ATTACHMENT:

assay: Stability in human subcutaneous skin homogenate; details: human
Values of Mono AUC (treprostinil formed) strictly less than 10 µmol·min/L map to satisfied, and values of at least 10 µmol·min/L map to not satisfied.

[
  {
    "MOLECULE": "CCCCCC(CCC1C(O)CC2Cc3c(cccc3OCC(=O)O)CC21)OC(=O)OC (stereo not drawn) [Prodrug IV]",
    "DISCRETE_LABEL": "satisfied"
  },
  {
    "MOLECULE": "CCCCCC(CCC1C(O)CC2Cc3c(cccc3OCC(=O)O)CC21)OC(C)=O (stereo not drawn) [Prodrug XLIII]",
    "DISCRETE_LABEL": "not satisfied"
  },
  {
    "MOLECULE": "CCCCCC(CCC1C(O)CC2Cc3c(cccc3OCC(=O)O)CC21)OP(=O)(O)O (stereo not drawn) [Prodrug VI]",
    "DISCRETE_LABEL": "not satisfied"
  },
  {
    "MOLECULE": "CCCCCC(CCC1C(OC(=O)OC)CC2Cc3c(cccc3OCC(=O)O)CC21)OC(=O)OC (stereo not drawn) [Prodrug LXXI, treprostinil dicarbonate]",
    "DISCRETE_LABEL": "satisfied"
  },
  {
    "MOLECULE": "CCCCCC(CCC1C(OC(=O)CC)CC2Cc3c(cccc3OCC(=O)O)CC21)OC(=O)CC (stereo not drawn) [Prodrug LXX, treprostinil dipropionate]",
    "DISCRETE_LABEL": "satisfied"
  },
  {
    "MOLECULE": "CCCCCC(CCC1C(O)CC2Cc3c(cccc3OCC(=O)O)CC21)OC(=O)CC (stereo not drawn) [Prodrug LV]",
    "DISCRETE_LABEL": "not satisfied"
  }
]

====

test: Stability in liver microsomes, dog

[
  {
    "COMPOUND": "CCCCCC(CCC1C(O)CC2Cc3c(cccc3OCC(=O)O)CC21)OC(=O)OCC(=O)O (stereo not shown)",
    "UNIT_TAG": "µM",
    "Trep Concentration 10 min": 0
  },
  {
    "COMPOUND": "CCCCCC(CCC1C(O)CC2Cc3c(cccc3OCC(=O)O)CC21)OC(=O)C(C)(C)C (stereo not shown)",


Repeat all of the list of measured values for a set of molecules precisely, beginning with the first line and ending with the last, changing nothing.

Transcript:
assay: Stability in human subcutaneous skin homogenate; details: human
Values of Mono AUC (treprostinil formed) strictly less than 10 µmol·min/L map to satisfied, and values of at least 10 µmol·min/L map to not satisfied.

[
  {
    "MOLECULE": "CCCCCC(CCC1C(O)CC2Cc3c(cccc3OCC(=O)O)CC21)OC(=O)OC (stereo not drawn) [Prodrug IV]",
    "DISCRETE_LABEL": "satisfied"
  },
  {
    "MOLECULE": "CCCCCC(CCC1C(O)CC2Cc3c(cccc3OCC(=O)O)CC21)OC(C)=O (stereo not drawn) [Prodrug XLIII]",
    "DISCRETE_LABEL": "not satisfied"
  },
  {
    "MOLECULE": "CCCCCC(CCC1C(O)CC2Cc3c(cccc3OCC(=O)O)CC21)OP(=O)(O)O (stereo not drawn) [Prodrug VI]",
    "DISCRETE_LABEL": "not satisfied"
  },
  {
    "MOLECULE": "CCCCCC(CCC1C(OC(=O)OC)CC2Cc3c(cccc3OCC(=O)O)CC21)OC(=O)OC (stereo not drawn) [Prodrug LXXI, treprostinil dicarbonate]",
    "DISCRETE_LABEL": "satisfied"
  },
  {
    "MOLECULE": "CCCCCC(CCC1C(OC(=O)CC)CC2Cc3c(cccc3OCC(=O)O)CC21)OC(=O)CC (stereo not drawn) [Prodrug LXX, treprostinil dipropionate]",
    "DISCRETE_LABEL": "satisfied"
  },
  {
    "MOLECULE": "CCCCCC(CCC1C(O)CC2Cc3c(cccc3OCC(=O)O)CC21)OC(=O)CC (stereo not drawn) [Prodrug LV]",
    "DISCRETE_LABEL": "not satisfied"
  }
]

====

test: Stability in liver microsomes, dog

[
  {
    "COMPOUND": "CCCCCC(CCC1C(O)CC2Cc3c(cccc3OCC(=O)O)CC21)OC(=O)OCC(=O)O (stereo not shown)",
    "UNIT_TAG": "µM",
    "Trep Concentration 10 min": 0
  },
  {
    "COMPOUND": "CCCCCC(CCC1C(O)CC2Cc3c(cccc3OCC(=O)O)CC21)OC(=O)C(C)(C)C (stereo not shown)",